A person of a certain age may be most familiar with song-and-dance man Joel Grey, but then again, maybe not. Though he established his greatest fame in the 1960s and 1970s with Broadway and movie turns, most notably in “Cabaret,” for which he won both a Tony and an Oscar, he has continued over the decades to be all over stage and screen, including in recurring or guest roles on TV shows ranging from “Alias” to “Grey's Anatomy,” “Law and Order” and “House.”
At age 78, Grey is going strong as a performer, touring with an musical act, performing songs by Kander and Ebb, Rodgers and Hart, Billy Joel and other. He performs Sept. 25 at the ARTS by George! Benefit at George Mason University's Center for the Arts. The song-and-dance man is continuing to sing and dance should come as no surprise. What is surprising is the latest metamorphosis that has been occurring out of the limelight: The creation of Joel Grey, fine arts photographer, close observer of the detail and subtle drama around him.
With three monographs published, the mercurial performer is no celebrity dilettante, though he is, in the truest sense, an amateur.
“As long as I can remember, I've loved taking photographs,” said Grey in the notes to his first published collection, “Pictures I Had to Take.” “Being an actor and in the public eye, this was, for me, a private act. ... It was always a complete and spontaneous pleasure for me. It was never work, only satisfaction.”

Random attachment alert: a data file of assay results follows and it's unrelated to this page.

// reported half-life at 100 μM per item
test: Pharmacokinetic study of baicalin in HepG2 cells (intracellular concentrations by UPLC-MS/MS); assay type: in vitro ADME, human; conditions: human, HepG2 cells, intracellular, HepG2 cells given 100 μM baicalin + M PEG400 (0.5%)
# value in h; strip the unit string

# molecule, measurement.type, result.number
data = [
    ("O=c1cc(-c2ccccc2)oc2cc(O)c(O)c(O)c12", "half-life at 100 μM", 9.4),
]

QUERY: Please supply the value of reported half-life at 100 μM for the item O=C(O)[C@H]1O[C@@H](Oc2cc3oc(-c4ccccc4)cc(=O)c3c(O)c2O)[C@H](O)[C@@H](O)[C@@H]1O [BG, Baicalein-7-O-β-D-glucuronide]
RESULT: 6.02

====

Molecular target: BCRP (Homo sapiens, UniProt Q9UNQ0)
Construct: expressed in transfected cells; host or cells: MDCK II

Born Joel Katz in Cleveland, Ohio, in 1932, Grey was the son of Grace and Mickey Katz, an encouraging stage mom and a famous performer, respectively. Though Mickey Katz may be best known for his work with Spike Jones and His City Slickers in the 1940s, he performed his own musical review, singing Yiddish-English parody songs and playing clarinet masterfully.
By age 9, Grey was acting professionally in and around Cleveland.
“I got laughs from the audience,” Grey told “CBS Sunday Morning” in 2007. “I heard the audience cry. I had a death scene. And then there was an epilogue in which I came back to life. Now who wouldn't want to be an actor? I was so successful in Cleveland, and we moved to Los Angeles, and there was nothing for me to do. All of a sudden, from being a success I was a has-been at 13.”
Taking pictures provided a release from the pressures of a show business career and allowed him to connect with his world as observer and seeker rather than as performer and object of scrutiny. In “Pictures I Had to Take,” Grey collects images captured over 25 years while living and traveling in the U.S., Europe, Asia, and in South and Central America. His second collection, “Looking Hard at Unexamined Things,” focuses on details: ironwork, graffiti, a coil of barbed wire, examined so closely they become nearly abstract compositions.
Grey's most recent collection, “1.3 - Images from My Phone,” was born of his finding himself beset by fascinating objects in a small St. Lucie, Fla., museum but being without his camera. According to the project's press release, Grey by the force of the necessity to capture what he was seeing grabbed his Nokia 133 camera phone, with its tiny 1.3-megapixel lens, and started snapping pictures. He then spent the next eight months shooting with his phone.